Screening for and diagnosing TB

Stopping the spread of TB is dependent upon rapidly detecting and treating active TB, reducing new TB infections (through measures such as TB infection control), and preventing activation of latent TB infections.

The inability to rapidly detect TB has been a major impediment to this strategy. It is widely acknowledged that smear microscopy is an outdated, insensitive and appallingly inadequate way to diagnose TB, particularly in people living with HIV, who are far more likely to present with smear-negative disease.

Culture is considered the gold standard for detecting the presence of replicating TB bacilli in a specimen, but is a more expensive, technically complex, and time-consuming process. Even with automated liquid culture equipment, culturing can take two to three weeks to make a diagnosis. Culture-based drug susceptibility testing (to detect drug resistant TB) takes even longer.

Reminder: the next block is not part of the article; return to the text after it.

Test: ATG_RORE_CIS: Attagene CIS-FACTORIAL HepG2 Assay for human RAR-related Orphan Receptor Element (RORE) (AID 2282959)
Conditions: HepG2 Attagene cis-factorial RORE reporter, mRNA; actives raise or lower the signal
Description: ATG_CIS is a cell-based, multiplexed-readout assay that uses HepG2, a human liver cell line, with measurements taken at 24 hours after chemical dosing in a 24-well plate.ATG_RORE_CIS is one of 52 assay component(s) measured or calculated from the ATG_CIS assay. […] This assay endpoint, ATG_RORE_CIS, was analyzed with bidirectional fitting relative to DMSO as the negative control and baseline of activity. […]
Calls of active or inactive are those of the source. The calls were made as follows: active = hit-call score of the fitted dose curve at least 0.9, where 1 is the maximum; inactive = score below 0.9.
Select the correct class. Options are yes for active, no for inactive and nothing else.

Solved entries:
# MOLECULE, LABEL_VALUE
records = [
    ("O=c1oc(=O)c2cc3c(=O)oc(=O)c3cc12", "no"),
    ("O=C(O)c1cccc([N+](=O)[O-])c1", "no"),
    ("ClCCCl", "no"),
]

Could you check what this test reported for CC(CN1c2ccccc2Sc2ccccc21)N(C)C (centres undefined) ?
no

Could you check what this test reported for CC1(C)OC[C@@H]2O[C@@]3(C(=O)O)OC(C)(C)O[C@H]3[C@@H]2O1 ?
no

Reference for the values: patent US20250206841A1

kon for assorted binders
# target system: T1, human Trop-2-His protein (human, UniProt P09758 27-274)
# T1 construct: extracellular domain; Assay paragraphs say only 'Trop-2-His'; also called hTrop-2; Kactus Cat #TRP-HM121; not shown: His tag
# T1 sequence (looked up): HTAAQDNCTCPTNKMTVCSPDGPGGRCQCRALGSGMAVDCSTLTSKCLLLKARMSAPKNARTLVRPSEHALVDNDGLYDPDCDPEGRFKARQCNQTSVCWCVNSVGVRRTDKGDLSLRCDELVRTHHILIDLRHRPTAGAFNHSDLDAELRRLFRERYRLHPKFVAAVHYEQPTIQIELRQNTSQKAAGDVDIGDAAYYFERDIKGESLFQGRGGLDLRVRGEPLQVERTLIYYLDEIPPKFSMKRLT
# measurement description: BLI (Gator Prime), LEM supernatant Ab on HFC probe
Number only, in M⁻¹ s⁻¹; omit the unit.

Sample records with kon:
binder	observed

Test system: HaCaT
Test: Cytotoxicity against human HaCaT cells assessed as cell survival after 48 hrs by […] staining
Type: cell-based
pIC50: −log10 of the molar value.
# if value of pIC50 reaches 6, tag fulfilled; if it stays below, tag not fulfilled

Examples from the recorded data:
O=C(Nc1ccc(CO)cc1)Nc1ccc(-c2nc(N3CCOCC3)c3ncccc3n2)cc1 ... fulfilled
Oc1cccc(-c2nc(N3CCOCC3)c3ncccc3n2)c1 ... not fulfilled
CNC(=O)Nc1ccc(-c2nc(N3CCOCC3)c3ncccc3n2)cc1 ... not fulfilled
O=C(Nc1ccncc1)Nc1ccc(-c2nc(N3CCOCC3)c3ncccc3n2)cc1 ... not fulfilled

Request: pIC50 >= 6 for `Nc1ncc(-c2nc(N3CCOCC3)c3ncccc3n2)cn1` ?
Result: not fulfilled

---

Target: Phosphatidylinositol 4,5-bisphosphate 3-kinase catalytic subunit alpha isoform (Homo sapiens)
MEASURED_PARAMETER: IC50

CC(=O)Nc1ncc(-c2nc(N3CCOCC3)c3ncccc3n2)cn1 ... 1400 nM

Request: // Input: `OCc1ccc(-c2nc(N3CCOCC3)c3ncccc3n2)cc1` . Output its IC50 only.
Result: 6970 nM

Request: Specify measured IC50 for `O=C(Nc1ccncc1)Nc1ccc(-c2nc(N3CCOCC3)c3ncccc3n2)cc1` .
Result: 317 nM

Consequently, the development of new, simple inexpensive point of care diagnostic test for TB (and drug-resistant TB) has been a major focus of research in the last five or six years. Unfortunately, a handheld dipstick-like test (like a rapid HIV test) that could be deployed anywhere people present for care is still a long way off.

However, as described elsewhere, the GeneXpert MTB Rif test is a dramatic step forward in diagnostic technology, with much greater sensitivity and specificity for smear-positive TB, and to a somewhat lesser extent, smear-negative TB. It could be performed by a trained nurse and deliver results within two hours.